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Idaho students will have to get online to graduate

A students works with his computer attending a lecture in the auditorium maximum of the Ludwig Maximilians university on Oct. 20, 2011 in Munich, Germany.

The state of Idaho is taking an aggressive approach to technology in the classroom. Starting with this year's 8th graders, the class of 2016, students will need to take two classes online instead of in a physical classroom.

It's a move that parents and teachers overwhelmingly opposed, citing concerns over how districts would be funded and the idea of this being a requirement rather than an option. Contributing to the resentment is the fact that the measure is part of a larger educational overhaul that strips teachers of many collective bargaining rights. A referendum to overturn the rule will appear on the ballot next fall. Idahoans were also concerned that an online class would replace the care and attention of a teacher with an impersonal, computerized experience.

Kerry Rice is chair of the department of educational technology at Boise State University. She says online learning actually leads to more one on one attention, not less. "When you have a face-to-face classroom, you have 30 students, a teacher at the center, and you have 55 minutes to teach content," she says. "Online education provides alternative educational opportunities for students who might not be successful in traditional schools. We're finding that it allows for more personalized learning and pacing. In my classes teaching online, I have students who call me every day, I have students I talk to once a week, but it's always me focused on that one student not a group of students and trying to bring everyone up to the same level at the same time."

The shift to online learning will present challenges for both students and teachers, says Mark Browning, who is a spokesperson for the Idaho State Board of Education. "As the move in higher education goes more towards a blended model of traditional in-class, lecture and participation and interaction online and on the web," he says. "Our students have got to be prepared for that because they're seeing that in the workplace once they graduate."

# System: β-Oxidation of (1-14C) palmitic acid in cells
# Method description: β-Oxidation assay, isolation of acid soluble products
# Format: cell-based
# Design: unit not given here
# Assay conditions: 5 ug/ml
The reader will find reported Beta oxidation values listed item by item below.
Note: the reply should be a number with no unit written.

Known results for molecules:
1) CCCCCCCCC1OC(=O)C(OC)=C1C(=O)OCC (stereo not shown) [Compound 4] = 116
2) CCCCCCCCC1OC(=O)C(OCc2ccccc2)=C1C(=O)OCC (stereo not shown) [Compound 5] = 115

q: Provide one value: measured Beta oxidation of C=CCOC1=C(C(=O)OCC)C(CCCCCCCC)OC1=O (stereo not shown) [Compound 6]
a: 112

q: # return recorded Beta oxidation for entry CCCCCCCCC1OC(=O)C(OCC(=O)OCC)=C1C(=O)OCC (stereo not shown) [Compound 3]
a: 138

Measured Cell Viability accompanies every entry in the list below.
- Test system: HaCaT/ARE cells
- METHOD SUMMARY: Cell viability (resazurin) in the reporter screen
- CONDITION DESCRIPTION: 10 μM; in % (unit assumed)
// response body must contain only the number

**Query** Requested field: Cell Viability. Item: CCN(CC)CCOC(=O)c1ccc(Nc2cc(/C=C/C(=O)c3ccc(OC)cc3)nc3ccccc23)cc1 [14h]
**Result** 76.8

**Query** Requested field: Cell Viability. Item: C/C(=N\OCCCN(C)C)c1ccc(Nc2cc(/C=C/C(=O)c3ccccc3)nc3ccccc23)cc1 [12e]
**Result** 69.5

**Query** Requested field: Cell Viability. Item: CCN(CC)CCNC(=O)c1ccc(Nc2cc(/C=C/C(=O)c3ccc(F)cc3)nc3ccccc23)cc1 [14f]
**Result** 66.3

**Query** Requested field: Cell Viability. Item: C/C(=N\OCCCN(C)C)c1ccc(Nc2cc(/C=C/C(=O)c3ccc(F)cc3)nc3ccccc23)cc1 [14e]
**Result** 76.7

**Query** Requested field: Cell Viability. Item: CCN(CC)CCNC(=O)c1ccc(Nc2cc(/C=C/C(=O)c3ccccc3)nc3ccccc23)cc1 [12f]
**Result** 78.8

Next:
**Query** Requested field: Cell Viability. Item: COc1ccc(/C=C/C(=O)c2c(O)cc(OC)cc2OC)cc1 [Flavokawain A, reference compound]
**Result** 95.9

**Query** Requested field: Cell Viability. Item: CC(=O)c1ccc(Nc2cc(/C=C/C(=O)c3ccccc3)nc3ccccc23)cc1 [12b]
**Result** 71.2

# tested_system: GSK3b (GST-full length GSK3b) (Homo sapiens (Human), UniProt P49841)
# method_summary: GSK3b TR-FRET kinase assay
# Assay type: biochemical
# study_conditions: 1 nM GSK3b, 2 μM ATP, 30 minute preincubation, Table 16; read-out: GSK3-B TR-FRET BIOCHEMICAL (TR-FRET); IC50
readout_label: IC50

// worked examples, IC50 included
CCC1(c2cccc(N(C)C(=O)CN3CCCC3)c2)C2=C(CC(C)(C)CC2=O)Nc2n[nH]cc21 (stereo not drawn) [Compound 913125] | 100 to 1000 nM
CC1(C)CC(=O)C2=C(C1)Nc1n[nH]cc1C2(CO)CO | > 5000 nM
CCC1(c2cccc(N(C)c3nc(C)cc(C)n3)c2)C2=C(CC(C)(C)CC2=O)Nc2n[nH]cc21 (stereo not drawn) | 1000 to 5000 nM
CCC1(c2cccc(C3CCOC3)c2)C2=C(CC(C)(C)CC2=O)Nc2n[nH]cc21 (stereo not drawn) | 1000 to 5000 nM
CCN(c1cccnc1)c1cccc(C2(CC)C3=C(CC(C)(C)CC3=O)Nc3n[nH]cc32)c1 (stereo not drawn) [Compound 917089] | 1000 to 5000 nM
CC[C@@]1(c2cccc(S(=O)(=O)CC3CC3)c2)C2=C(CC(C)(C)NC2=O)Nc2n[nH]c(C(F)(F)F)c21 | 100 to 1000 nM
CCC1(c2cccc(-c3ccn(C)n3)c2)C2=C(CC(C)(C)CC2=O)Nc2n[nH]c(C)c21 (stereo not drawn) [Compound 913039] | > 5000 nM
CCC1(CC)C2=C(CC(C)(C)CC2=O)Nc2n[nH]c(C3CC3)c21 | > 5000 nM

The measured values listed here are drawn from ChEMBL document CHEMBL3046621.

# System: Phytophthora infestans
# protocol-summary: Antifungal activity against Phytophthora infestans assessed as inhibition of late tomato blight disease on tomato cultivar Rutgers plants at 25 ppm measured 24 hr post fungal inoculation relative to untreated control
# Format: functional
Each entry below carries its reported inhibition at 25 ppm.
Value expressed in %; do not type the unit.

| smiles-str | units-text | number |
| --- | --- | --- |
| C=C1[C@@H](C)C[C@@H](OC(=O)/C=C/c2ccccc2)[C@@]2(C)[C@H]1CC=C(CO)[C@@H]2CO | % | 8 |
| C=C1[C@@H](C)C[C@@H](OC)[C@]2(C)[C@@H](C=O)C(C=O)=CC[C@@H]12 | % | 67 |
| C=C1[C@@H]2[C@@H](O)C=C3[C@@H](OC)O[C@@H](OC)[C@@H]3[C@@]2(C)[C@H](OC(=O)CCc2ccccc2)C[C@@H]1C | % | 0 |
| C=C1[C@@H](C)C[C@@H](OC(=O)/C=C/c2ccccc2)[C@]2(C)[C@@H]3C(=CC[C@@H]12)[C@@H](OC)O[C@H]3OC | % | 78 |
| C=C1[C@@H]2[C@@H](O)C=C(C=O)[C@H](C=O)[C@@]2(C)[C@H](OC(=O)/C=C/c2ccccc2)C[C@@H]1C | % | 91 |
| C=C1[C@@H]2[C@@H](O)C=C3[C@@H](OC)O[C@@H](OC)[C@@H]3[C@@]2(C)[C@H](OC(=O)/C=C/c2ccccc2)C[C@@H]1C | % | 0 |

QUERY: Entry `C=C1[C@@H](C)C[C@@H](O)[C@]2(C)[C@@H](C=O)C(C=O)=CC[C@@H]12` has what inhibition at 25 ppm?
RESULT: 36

Browning says part of the startup funding for the project will go to teacher training. "It starts with the teacher first, and I think that's the point that gets lost in a lot of this," he says. "Technology is only a tool, and it's only as good as craftsman on other end."

As for why these classes are going to be required instead of merely offered, he says the state believes "the students needs to have these skills. We know teens at high school level can text, Facebook, they can play Angry Birds to their heart's content and do it mostly with their eyes closed. However, navigating through a learning platform is a different animal. And they've got to be able to do this once they're in workplace. The requirement is two classes. They have to complete one synchronous and one asynchronous -- meaning synchronous in time, where they're interacting in real-live time with an instructor and asynchronous being the opposite. They can do history, English, math. Some districts are Looking into physical education online. Which I'm not sure how they do that, but if they can find a way that's great. It's entirely up to local district which classes they choose to do online."

Also in this program, a web service to let you know whether that hilarious new YouTube clip you found has actually been circulating online for years.

About the author

John Moe is the host of Marketplace Tech Report, where he provides an insightful overview of the latest tech news.

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